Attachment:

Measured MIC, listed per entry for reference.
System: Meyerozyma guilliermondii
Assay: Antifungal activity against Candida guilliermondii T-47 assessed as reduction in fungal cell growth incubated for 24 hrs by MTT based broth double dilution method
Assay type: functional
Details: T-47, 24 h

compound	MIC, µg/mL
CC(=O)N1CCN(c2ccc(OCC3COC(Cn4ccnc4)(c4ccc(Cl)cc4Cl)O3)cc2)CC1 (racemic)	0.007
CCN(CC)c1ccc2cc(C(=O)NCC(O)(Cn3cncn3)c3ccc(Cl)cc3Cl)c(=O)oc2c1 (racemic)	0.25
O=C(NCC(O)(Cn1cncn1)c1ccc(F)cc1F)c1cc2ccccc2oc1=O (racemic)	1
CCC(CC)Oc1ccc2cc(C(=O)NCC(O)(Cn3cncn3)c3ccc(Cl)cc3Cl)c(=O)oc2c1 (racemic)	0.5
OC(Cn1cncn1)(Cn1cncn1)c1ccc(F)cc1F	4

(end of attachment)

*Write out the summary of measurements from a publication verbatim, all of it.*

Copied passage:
Measured MIC, listed per entry for reference.
System: Meyerozyma guilliermondii
Assay: Antifungal activity against Candida guilliermondii T-47 assessed as reduction in fungal cell growth incubated for 24 hrs by MTT based broth double dilution method
Assay type: functional
Details: T-47, 24 h

compound	MIC, µg/mL
CC(=O)N1CCN(c2ccc(OCC3COC(Cn4ccnc4)(c4ccc(Cl)cc4Cl)O3)cc2)CC1 (racemic)	0.007
CCN(CC)c1ccc2cc(C(=O)NCC(O)(Cn3cncn3)c3ccc(Cl)cc3Cl)c(=O)oc2c1 (racemic)	0.25
O=C(NCC(O)(Cn1cncn1)c1ccc(F)cc1F)c1cc2ccccc2oc1=O (racemic)	1
CCC(CC)Oc1ccc2cc(C(=O)NCC(O)(Cn3cncn3)c3ccc(Cl)cc3Cl)c(=O)oc2c1 (racemic)	0.5
OC(Cn1cncn1)(Cn1cncn1)c1ccc(F)cc1F	4